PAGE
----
14 After those items are extracted, the total amount claimed as future estimated expenditure specifically on the children is about £20,544 per month. That is not far short of £250,000 a year. Mr Hale has strenuously submitted that these sorts of items, which include the children's clothing, shoes, medical expenses, toys, birthday parties, holidays, extra lessons on dancing, music, riding, et cetera, should be the subject of some generalised undertaking by the husband that he will pay all reasonable expenses of the children, either in advance or promptly on production of a receipt or bill.

    15 Mrs Carew Pole says that such an approach is pregnant with problems for the wife, and that she would far rather that she personally assumed responsibility for all this expenditure out of a regular monthly amount received by her. That remains the position of, and on behalf of, the wife even after I had indicated that, for the purposes of interim periodical payments, I intended very considerably to reduce or cut down the claimed figure of £20,544 per month. However, I am prepared to accede to the argument and submission by, and on behalf of, the wife, that continued reliance on the reliability of the husband to pay as and when required is fraught with danger for her.

    16 Linked with Schedule 10 to the Form E (now at bundle page 109) is Schedule 4 to the wife's statement dated 8 February 2018 and now at bundle page 63. This is headed "Other expenses specific to children" and the narrative is:

    "Children's expenses not already covered by the respondent, such as weekend excursions and activities, taxis, eating out, and gifts for friends …"

    for which a further £2,000 per month is claimed.

    17 On the face of it, there is at least some overlap between Schedule 4 to the statement at bundle page C63 and Schedule 10 to the Form E at bundle page 109; but Mrs Carew Pole remained adamant that Schedule 4 at page 63 is, indeed, separate from, and additional to, all the items and figures in Schedule 10 at page 109, so the claimed amount, aggregating those two schedules, is £22,544. In my view this is excessive, at any rate on an interim basis even having regard to the general standard of living of this family. There are two children aged 11 and 8. It is indeed hard to imagine that children of that age really need £270,000 per annum for their general incidental expenditure. Under this head, that is, combining Schedule 10 on page 109 and Schedule 4 on page 63, I propose to allow a total of £12,000 per month.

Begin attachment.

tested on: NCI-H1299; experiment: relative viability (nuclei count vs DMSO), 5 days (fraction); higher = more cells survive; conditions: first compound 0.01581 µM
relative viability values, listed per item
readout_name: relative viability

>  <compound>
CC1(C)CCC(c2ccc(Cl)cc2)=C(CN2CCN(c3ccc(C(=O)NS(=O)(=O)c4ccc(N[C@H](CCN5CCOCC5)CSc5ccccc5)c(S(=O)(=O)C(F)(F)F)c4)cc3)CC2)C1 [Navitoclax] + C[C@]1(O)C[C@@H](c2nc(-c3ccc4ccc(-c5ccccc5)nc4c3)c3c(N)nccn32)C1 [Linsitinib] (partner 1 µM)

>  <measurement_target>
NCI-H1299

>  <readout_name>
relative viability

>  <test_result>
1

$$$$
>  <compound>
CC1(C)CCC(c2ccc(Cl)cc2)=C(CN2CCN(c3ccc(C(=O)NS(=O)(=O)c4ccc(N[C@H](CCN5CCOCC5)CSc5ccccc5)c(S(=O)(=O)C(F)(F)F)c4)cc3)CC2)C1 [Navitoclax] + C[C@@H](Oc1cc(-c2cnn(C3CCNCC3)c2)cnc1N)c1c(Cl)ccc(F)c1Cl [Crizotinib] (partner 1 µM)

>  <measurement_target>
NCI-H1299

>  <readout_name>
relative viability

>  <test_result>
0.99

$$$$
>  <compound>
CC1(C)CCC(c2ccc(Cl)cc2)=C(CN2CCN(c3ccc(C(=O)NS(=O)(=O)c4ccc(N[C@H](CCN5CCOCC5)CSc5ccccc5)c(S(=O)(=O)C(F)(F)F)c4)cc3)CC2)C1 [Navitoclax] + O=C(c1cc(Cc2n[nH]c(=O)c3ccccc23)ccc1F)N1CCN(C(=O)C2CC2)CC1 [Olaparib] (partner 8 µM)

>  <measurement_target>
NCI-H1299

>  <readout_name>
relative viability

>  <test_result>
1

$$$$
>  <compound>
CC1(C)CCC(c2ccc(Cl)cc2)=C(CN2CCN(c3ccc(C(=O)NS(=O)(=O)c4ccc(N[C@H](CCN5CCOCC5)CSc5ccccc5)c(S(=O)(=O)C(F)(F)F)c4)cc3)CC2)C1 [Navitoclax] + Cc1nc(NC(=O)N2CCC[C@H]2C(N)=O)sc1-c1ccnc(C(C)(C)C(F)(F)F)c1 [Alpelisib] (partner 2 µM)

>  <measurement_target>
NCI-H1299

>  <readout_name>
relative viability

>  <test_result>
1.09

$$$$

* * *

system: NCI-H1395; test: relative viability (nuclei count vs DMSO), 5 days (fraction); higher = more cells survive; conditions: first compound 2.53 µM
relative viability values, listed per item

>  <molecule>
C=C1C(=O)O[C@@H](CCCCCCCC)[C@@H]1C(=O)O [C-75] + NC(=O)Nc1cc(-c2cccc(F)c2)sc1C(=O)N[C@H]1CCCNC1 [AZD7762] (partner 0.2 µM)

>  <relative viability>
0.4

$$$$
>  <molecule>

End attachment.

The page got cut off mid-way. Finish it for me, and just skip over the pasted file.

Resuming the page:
18 The next item that is claimed is a heading in Schedule 3 to the wife's February statement, now at bundle page C62 headed "Miscellaneous". This comprises two items. One is "Any loan repayment (Barclays loan)" at the rate of £874.20 per month. That is said to be the contractual amount that the wife is currently required to pay Barclays Bank by way of repayment of a loan totalling £40,000. It seems to me inescapable that she should be funded to make that repayment. The other item is "Contributions to dependants (maintenance of Beirut property)" and a claimed amount of £3,750 per month. This is a somewhat grey area, but the wife originates from the Lebanon. I am told that these are payments that she does have to make referable to properties in which she has an interest in Beirut, and which historically the husband has paid. It seems to me that, on an interim basis, she does require to be funded to continue to make those payments. So specifically in relation to Schedule 3 on page 62 I propose to allow, not quite the full amount claimed, but £4,000 per month.

    19 That leaves her own personal expenditure, which is set out in Schedule 2 to her February statement, now at bundle page 61. This claims a total amount of £16,182 per month for her own personal expenditure on such matters as hair dressing, medical expenses, an array of therapists, beauty and orthodontic treatment, and other incidental expenditure, and shoes and clothes. I do not intend to comment on any of the individual items but, again, it seems to me that on an interim basis that is an unnecessarily high figure, and I propose to allow under this heading £10,000 per month.

    20 The upshot is, so far as general maintenance for herself and the children are concerned, that the husband must pay the aggregate of £12,000 plus £4,000 plus £10,000 per month, which is £26,000 per month, plus, once it has been ascertained, the averaged monthly aggregate of the salary and all other employment expenses of the driver. That should be capable of being ascertained overnight and, accordingly, when counsel have drafted an order and lodged it (probably now next week) it should be possible to insert the correct calculated figure. That deals with general maintenance.